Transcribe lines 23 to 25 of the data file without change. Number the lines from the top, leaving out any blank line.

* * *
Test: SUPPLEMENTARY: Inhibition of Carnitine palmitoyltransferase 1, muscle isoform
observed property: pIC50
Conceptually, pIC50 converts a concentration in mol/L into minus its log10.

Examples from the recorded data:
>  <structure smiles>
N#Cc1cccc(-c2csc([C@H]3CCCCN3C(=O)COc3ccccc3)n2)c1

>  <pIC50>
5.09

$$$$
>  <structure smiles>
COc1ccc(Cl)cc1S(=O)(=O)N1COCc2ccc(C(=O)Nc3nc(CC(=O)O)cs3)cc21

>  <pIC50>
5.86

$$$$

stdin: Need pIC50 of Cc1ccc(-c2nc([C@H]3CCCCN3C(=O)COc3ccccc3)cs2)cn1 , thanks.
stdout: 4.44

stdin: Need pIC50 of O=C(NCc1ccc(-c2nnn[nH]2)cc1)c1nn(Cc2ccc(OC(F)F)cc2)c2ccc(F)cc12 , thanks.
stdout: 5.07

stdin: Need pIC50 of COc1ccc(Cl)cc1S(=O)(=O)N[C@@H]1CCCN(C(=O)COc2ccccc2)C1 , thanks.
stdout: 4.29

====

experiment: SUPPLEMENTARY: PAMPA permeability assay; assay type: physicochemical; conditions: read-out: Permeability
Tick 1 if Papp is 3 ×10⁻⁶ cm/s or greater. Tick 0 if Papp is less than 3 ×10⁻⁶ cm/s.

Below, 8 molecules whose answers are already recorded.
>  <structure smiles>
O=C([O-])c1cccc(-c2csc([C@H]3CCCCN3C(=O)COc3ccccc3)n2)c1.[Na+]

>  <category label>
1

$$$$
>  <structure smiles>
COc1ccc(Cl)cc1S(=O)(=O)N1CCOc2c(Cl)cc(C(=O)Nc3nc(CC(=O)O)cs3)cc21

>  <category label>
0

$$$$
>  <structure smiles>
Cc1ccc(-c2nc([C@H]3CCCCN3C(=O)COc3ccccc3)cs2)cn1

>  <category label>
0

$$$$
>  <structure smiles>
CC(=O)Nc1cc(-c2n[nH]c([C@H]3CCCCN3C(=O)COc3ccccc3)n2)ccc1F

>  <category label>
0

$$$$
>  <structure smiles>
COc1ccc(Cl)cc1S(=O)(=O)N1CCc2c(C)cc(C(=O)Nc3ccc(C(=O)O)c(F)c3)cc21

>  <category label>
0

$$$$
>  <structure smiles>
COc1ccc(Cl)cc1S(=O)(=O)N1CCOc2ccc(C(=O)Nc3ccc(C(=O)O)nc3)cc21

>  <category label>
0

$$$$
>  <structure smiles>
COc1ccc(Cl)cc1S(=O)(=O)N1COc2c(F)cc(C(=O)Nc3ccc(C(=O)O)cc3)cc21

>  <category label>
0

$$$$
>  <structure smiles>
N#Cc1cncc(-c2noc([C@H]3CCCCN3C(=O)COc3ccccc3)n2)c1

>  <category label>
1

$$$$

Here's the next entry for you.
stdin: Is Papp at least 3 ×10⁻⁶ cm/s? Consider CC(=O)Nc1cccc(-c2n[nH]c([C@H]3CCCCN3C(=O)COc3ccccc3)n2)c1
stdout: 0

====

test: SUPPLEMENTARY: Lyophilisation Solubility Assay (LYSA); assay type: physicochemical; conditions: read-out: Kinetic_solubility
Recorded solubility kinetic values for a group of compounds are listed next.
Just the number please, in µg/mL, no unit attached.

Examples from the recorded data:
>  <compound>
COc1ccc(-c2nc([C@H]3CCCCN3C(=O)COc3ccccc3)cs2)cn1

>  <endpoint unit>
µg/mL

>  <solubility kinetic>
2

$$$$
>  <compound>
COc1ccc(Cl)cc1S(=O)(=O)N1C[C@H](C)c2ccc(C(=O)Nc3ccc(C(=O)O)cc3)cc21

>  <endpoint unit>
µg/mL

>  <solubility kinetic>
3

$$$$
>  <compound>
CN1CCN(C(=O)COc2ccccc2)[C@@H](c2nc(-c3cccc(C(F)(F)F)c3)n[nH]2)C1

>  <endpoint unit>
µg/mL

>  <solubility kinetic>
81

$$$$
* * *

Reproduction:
Tick 1 if Papp is 3 ×10⁻⁶ cm/s or greater. Tick 0 if Papp is less than 3 ×10⁻⁶ cm/s.

Below, 8 molecules whose answers are already recorded.
>  <structure smiles>